Speaking of the Nords, while they are some of the greatest individual warriors in Tamriel, they are so while also being the least magically inclined race. Their modern culture even has an inherent dislike of magic and magic users, with the sole exception being for Restoration magic (as they can always use more healers). Despite their lack of magical skill, the Nords (and their Atmoran ancestors) are basically the reason why Mankind even exists on Tamriel. They drove Skyrim's native Falmer (Snow Elves) to near extinction and established a foothold for free Men in Tamriel (at a time when Tamriel's other races of men were subservient or outright slaves to Tamriel's Elves). They also established the first empire of Men in Tamriel, which spanned from High Rock in the West to Morrowind in the east, and was only torn apart due to a succession crisis.
The Chimer, golden-skinned ancestors of the Dunmer, were this. Despite lacking the magical might of the Altmer, the technological skill of the Dwemer, and pure brute force of the Nords, they managed to hold their own in conflicts against each thanks to their Jack-of-All-Stats balance. They stopped qualifying after the Battle of Red Mountain, when they became the Dunmer and gained three Physical Gods who helped to defend Morrowind from outside threats for nearly 4000 years.
The player character from Oblivion comes over as this compared the player characters from Morrowind and Skyrim. The player character from Morrowind is the Nerevarine, the reincarnation of an ancient legendary general, and acquires a disease as part of the main quest which makes him/her The Ageless in addition to Ideal Illness Immunity. The player character from Skyrim is the Dragonborn, a mortal born with the soul of an immortal dragon, which grants innate access to the reality-warping language of the dragons. The only peculiarity this character has is that he happens to be at the right place at the right time to meet the emperor and set in motion the chain of events leading to the defeat of Mehrunes Dagon. Apart from this, there is nothing setting them apart from other people. However, this does not stop him from marching into Oblivion and killing hordes of Daedra. They avert this trope after becoming the new Daedric Prince of Madness, losing the "Normal" part in more ways than one.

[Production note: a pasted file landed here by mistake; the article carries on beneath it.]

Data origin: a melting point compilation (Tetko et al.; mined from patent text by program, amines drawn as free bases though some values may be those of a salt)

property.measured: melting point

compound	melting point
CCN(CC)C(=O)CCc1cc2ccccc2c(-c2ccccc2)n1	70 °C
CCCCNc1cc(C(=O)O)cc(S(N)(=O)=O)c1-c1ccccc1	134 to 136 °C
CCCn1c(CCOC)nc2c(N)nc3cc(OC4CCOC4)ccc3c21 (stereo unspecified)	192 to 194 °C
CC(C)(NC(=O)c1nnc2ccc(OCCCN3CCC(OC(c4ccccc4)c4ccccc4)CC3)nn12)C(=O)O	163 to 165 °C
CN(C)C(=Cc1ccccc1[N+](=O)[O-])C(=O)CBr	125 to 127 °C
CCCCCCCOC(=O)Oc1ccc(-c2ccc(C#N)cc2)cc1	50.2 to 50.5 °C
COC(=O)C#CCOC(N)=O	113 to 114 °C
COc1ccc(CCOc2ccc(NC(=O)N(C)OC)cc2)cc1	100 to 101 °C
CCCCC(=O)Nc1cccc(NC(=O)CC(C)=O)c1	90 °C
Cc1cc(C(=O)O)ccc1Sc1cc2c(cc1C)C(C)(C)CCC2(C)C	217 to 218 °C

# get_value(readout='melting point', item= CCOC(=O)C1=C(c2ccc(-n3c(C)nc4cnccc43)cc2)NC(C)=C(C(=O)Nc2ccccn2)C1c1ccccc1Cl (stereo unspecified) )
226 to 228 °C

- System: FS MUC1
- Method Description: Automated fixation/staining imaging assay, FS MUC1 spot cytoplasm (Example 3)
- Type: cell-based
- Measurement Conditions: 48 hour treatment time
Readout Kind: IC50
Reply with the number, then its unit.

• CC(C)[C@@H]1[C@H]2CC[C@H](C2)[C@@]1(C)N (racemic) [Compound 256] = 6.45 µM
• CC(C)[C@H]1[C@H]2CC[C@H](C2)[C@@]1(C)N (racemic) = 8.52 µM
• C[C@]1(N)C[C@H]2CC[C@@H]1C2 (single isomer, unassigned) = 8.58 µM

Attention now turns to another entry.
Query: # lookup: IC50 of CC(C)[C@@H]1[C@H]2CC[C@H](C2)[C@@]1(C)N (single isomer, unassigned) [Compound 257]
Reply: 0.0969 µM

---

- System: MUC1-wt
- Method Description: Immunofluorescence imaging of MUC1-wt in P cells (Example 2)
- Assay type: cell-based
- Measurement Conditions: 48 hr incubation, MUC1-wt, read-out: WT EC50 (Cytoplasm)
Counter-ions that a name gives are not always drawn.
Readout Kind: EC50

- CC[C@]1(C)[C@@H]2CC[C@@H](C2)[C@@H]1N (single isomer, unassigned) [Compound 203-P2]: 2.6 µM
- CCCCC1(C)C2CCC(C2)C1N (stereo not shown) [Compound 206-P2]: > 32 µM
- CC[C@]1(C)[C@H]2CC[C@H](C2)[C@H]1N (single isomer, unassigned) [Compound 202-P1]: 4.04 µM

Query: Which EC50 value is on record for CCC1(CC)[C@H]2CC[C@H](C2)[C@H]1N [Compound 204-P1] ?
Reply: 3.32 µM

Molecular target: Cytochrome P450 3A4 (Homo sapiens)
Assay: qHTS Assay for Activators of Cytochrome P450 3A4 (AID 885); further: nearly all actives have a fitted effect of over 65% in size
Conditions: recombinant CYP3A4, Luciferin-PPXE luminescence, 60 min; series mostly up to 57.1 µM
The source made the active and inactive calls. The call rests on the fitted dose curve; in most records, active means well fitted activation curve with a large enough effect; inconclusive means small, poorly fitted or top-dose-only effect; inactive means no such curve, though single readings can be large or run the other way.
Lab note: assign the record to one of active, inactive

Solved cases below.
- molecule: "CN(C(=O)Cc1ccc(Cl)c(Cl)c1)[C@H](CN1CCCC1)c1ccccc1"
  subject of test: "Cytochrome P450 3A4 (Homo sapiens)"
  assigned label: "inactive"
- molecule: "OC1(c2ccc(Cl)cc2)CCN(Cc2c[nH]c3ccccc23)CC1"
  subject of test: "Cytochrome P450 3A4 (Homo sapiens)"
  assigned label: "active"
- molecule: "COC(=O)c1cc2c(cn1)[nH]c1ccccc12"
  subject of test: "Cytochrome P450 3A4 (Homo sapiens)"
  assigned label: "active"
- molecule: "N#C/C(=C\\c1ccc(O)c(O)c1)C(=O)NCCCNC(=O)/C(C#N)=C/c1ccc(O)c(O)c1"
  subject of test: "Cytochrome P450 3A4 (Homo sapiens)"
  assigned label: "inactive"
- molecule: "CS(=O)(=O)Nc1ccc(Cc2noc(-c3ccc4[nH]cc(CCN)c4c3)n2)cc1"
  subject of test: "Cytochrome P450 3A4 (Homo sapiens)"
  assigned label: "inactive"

A more specific example from Skyrim, is the Old Orc who can be found wandering the roads and wilderness looking for a Worthy Opponent to kill him because he wants to fight like a man rather than as a feeble and frail wretch in his bed. This Orc, clad in hides and leathers and wielding an ordinary, non-enchanted axe, will put up a challenging fight against your character who at this point is certainly a fabled dragonslayer and possibly also the chosen champion of the Orc god Malacath.
Gre fits this trope to a tee in Evolution Worlds. Every other character either has hidden powers like Linear or uses a Cyframe... But not Gre. Gre actually uses his own talent and a simple rifle. To top it off, he is also the oldest character. Nobody messes with Gre.
The majority of the hunters in Evolve qualify for this. They're normal humans who take on massive killing machines with only their wits and tech to keep them alive.
Souichirou Kuzuki is a normal man with no knowledge of the supernatural world and no magical abilities whatsoever, who still participates in the Holy Grail War. His position with his Servant is reversed, in that he fights while his Servant supports him with spells. With an enchantment on his fists and his own unconventional martial arts style, he manages to temporarily overwhelm Saber, the best close-range fighter, and rips out Rider's throat during his most prominent route.